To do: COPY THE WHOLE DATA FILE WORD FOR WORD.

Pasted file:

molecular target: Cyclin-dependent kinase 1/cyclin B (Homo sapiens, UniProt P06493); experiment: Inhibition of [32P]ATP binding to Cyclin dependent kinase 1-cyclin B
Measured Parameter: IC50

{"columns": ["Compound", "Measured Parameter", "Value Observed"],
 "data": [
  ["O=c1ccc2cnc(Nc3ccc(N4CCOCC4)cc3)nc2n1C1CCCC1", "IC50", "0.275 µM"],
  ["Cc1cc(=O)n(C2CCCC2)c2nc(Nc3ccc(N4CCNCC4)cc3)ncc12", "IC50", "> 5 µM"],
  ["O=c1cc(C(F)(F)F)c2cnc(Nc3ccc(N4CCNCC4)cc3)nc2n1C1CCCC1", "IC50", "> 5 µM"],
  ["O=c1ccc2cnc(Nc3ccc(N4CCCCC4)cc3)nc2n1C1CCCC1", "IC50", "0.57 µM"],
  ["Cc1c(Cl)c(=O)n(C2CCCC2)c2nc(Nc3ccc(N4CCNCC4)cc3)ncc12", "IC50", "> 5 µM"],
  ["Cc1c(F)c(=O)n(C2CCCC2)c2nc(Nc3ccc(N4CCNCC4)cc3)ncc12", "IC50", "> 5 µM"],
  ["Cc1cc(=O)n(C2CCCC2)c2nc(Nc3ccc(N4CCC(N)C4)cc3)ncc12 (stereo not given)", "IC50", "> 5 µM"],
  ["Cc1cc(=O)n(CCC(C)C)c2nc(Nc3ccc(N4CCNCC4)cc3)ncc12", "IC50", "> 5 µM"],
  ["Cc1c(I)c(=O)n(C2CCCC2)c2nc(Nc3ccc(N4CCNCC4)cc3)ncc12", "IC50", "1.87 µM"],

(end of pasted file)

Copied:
molecular target: Cyclin-dependent kinase 1/cyclin B (Homo sapiens, UniProt P06493); experiment: Inhibition of [32P]ATP binding to Cyclin dependent kinase 1-cyclin B
Measured Parameter: IC50

{"columns": ["Compound", "Measured Parameter", "Value Observed"],
 "data": [
  ["O=c1ccc2cnc(Nc3ccc(N4CCOCC4)cc3)nc2n1C1CCCC1", "IC50", "0.275 µM"],
  ["Cc1cc(=O)n(C2CCCC2)c2nc(Nc3ccc(N4CCNCC4)cc3)ncc12", "IC50", "> 5 µM"],
  ["O=c1cc(C(F)(F)F)c2cnc(Nc3ccc(N4CCNCC4)cc3)nc2n1C1CCCC1", "IC50", "> 5 µM"],
  ["O=c1ccc2cnc(Nc3ccc(N4CCCCC4)cc3)nc2n1C1CCCC1", "IC50", "0.57 µM"],
  ["Cc1c(Cl)c(=O)n(C2CCCC2)c2nc(Nc3ccc(N4CCNCC4)cc3)ncc12", "IC50", "> 5 µM"],
  ["Cc1c(F)c(=O)n(C2CCCC2)c2nc(Nc3ccc(N4CCNCC4)cc3)ncc12", "IC50", "> 5 µM"],
  ["Cc1cc(=O)n(C2CCCC2)c2nc(Nc3ccc(N4CCC(N)C4)cc3)ncc12 (stereo not given)", "IC50", "> 5 µM"],
  ["Cc1cc(=O)n(CCC(C)C)c2nc(Nc3ccc(N4CCNCC4)cc3)ncc12", "IC50", "> 5 µM"],
  ["Cc1c(I)c(=O)n(C2CCCC2)c2nc(Nc3ccc(N4CCNCC4)cc3)ncc12", "IC50", "1.87 µM"],